• Tabbed viewing for multiple resources
  • AirPrint support
  • Improved text selection and verse highlighting

If you are using the first version of PocketBible and choose to upgrade to the second version, you may want to review this article for instructions on how to move your notes, highlights, bookmarks, and daily reading progress to the new version.

Blue Letter BibleBlue Letter Bible

The Blue Letter Bible app interfaces with the popular Bible study website of the same name. The BLB app is free and includes the following Bible study features:

  • Several Bible versions (some are available offline, while others require an Internet connection)
  • Hebrew and Greek resources for original language study
  • Cross-referencing
  • Notes, highlights, and bookmarks
  • Advanced search options
  • Nifty auto-scroll feature for reading (you can adjust the scrolling speed)

Tecarta BibleTecarta Bible

Tecarta Bible is another free app that interfaces with a Bible study website.

It has the same feature set as the Blue Letter Bible app above, but it also allows you to sync your iPad data with your free online account. This means you can move back and forth between your computer and your iPad seamlessly.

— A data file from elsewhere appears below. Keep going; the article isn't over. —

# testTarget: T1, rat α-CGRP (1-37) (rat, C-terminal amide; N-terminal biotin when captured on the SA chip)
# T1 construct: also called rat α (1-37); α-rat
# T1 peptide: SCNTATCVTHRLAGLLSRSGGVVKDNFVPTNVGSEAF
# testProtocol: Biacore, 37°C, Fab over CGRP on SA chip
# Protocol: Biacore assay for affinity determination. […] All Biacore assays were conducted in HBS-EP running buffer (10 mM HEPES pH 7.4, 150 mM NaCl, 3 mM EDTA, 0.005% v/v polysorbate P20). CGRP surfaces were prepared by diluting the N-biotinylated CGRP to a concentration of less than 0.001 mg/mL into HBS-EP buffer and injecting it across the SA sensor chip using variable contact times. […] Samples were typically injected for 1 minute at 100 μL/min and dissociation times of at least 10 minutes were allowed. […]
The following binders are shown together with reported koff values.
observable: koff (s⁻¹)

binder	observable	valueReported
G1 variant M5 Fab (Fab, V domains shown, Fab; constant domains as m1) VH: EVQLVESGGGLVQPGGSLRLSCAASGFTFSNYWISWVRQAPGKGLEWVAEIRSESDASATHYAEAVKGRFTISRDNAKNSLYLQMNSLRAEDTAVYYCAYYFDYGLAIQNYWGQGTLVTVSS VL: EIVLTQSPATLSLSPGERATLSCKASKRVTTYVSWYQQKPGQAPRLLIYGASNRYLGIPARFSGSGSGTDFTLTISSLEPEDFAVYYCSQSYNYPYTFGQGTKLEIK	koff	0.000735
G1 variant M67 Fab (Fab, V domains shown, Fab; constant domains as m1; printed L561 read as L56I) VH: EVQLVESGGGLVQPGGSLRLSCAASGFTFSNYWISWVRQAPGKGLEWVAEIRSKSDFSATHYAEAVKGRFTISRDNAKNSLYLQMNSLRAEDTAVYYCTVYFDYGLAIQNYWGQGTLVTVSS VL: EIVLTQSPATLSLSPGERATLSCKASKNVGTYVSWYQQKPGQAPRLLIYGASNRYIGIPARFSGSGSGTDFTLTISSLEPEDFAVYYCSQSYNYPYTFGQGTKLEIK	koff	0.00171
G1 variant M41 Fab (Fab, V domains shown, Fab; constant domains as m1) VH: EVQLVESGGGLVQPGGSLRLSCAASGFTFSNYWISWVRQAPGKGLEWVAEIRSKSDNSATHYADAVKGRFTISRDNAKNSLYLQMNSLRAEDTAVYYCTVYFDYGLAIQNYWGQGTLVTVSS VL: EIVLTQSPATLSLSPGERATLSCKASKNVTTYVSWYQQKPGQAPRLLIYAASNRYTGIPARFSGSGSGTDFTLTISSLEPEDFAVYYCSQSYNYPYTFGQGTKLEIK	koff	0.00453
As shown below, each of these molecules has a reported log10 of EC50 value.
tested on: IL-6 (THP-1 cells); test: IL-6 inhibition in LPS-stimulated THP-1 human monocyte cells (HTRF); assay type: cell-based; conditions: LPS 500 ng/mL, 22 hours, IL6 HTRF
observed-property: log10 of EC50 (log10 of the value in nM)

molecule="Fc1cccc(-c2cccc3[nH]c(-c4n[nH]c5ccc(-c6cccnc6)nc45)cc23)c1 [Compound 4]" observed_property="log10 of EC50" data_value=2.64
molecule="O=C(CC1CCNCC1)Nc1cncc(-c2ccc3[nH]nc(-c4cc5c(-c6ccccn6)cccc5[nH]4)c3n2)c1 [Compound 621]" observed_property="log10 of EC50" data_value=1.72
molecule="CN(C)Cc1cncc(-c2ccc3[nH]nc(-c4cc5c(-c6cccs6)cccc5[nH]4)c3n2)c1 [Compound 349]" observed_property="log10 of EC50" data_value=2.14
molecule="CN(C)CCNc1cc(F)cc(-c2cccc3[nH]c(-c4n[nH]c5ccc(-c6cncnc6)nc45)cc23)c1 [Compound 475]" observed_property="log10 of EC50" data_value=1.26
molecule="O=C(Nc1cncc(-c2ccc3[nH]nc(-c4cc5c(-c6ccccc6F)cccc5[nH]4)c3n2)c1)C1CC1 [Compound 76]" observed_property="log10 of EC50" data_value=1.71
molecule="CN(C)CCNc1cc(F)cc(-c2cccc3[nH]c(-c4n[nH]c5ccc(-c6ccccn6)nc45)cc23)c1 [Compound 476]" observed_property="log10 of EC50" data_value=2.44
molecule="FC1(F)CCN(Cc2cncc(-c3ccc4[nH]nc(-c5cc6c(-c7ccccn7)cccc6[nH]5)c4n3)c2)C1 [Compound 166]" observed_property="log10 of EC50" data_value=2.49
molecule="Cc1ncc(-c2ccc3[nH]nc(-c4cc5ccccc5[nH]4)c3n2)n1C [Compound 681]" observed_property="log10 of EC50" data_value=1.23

eBible is yet another free app that interfaces with a Bible study website.

It has essentially the same feature set as the Blue Letter Bible and Tecarta Bible apps above, even allowing you to sync your iPad data with your free online account. However, it does not have an auto-scroll feature, and its original language study tools seem to be limited to Strong’s Concordance.

The app and the website are both clean and well-designed. The app functions very much like Apple’s iBooks app.

Other articles in this series:

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One Response to “iPad for Bible Study: Bible Apps Part 3”

  1. After this article was written, meBible has become a free download (it’s no longer $4.99 as stated above). The new version allows users to purchase commentaries, lexicons, and topical notes if they desire, but the app itself is fully-functional with no limitations.